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Am Fam Physician. 2003;67(9):1988-1991

The traditional Yuzpe method of emergency contraception (two doses of 0.1-mg ethinyl estradiol and 0.5-mg levonorgestrel, taken 12 hours apart) is being replaced by more effective treatments with fewer side effects. The two principal newer regimens are based on levonorgestrel (two doses of 0.75 mg administered 12 hours apart) or up to 600 mg of mifepristone in a single dose. A single dose of 10-mg mifepristone has been shown to be as effective as larger doses but with fewer side effects, leading to speculation that levonor-gestrel could also be effective in a single dose. Von Hertzen and colleagues conducted a large international clinical trial to compare a single dose of 10-mg mifepristone, a single dose of 1.5-mg levonorgestrel, and two doses of 0.75-mg levonorgestrel for emergency contraception.

Women requesting emergency contraception within 120 hours of unprotected intercourse at 15 family planning clinics in 10 countries were eligible for the study if they had regular menstrual cycles and agreed to refrain from unprotected sex for the remainder of their current menstrual cycle. After results from a human chorionic gonadotropin pregnancy test were determined to be negative, the women were randomly assigned to one of the three treatment groups. All women took two treatments and the same number of pills with placebos to ensure that the same regimen was followed by all participants. The women kept daily diaries of side effects and were reassessed one week after the date of the next anticipated menses. If menstruation had not occurred, a pregnancy test was performed. If pregnancy was suspected, the gestation was estimated by ultrasonography.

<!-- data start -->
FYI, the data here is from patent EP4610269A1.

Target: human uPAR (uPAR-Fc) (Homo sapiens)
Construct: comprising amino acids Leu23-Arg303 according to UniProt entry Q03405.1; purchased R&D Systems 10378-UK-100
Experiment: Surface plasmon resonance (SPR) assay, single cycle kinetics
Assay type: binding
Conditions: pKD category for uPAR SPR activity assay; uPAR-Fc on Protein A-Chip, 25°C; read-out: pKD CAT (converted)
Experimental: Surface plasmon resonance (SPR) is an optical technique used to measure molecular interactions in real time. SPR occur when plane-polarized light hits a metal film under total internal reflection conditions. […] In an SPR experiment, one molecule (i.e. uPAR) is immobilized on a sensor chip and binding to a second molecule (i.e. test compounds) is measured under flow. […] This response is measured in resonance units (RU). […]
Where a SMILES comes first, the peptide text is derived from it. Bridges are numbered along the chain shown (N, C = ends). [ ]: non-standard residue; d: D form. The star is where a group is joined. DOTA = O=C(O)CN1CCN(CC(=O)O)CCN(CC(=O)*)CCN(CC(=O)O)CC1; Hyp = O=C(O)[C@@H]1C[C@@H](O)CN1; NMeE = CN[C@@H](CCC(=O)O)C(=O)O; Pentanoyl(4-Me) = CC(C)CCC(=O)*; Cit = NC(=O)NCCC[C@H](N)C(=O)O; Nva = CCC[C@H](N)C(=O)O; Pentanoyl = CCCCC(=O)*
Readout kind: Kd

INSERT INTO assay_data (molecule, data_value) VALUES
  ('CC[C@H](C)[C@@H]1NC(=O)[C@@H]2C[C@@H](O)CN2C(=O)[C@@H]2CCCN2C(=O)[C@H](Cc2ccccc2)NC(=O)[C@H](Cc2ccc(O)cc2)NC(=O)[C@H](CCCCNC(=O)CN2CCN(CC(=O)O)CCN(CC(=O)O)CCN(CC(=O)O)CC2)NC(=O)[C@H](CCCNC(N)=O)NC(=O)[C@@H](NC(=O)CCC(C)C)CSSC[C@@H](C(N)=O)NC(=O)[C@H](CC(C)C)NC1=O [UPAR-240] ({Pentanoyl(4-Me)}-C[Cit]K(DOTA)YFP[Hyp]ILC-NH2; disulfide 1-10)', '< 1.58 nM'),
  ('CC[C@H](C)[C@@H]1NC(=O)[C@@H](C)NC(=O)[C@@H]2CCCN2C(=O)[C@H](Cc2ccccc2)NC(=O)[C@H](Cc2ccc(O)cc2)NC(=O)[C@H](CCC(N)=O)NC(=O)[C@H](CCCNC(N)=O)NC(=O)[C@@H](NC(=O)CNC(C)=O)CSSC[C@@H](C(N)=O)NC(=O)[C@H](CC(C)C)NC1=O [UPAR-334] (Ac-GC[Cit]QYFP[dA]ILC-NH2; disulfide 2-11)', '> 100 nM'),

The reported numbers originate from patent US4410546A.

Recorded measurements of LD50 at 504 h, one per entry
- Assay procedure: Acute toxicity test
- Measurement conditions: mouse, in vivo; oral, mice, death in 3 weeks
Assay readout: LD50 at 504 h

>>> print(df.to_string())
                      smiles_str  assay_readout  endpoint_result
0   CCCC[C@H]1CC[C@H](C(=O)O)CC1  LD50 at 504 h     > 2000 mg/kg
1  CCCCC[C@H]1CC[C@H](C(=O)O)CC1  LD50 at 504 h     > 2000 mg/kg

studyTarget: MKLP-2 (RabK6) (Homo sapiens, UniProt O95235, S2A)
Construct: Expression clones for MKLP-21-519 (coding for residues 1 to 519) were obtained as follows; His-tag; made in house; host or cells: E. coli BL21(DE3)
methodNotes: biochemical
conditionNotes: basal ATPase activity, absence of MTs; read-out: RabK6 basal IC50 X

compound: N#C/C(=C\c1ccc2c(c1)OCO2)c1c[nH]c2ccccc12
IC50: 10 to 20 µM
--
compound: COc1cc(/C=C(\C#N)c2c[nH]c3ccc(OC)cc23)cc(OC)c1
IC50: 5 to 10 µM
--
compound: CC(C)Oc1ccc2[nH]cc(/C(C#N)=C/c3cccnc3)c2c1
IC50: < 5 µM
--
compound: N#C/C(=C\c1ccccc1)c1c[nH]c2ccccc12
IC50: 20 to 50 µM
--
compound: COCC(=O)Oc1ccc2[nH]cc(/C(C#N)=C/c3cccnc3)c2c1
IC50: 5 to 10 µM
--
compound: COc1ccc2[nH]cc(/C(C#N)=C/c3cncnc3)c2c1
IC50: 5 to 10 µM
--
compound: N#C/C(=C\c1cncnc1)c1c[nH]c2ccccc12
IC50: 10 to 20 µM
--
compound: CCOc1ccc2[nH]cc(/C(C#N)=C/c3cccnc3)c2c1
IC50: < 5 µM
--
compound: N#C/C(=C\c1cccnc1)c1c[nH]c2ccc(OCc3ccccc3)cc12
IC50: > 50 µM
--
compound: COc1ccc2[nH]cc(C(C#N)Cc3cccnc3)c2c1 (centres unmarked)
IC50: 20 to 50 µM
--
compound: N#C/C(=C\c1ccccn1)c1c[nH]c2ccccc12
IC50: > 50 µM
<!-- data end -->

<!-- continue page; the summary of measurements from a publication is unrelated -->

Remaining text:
More than 1,300 women completed the study in each of the treatment groups. In each group, about 20 women were lost to follow-up or had unprotected sex during the study. The three groups were comparable; the mean age of the women was 27 years; more than one half had previously been pregnant; about one half had not used any contraception; and 44 percent reported failure of a condom. Overall, 65 pregnancies were diagnosed following treatment. The pregnancy rates were not statistically different between the three treatment groups (see accompanying table).

The treatments prevented 77 to 82 percent of anticipated pregnancies. Women treated more than 72 hours after intercourse had higher pregnancy rates (2.4 percent) than those treated earlier (1.5 percent), but the difference was not statistically significant. The most common side effects were bleeding (19 to 31 percent), nausea (14 to 15 percent), fatigue (13 to 15 percent), lower abdominal pain (14 to 15 percent), and headache (10 percent). Bleeding was more common in women taking levonorgestrel, and delay of menstruation was more common in those taking mifepristone, but otherwise the treatment groups were comparable in side effects.

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The authors conclude that all three regimens effectively prevent a high proportion of pregnancies if they are taken within five days of unprotected intercourse. The use of single-dose regimens with low side effect profiles is expected to increase acceptability and success rates of emergency contraception.

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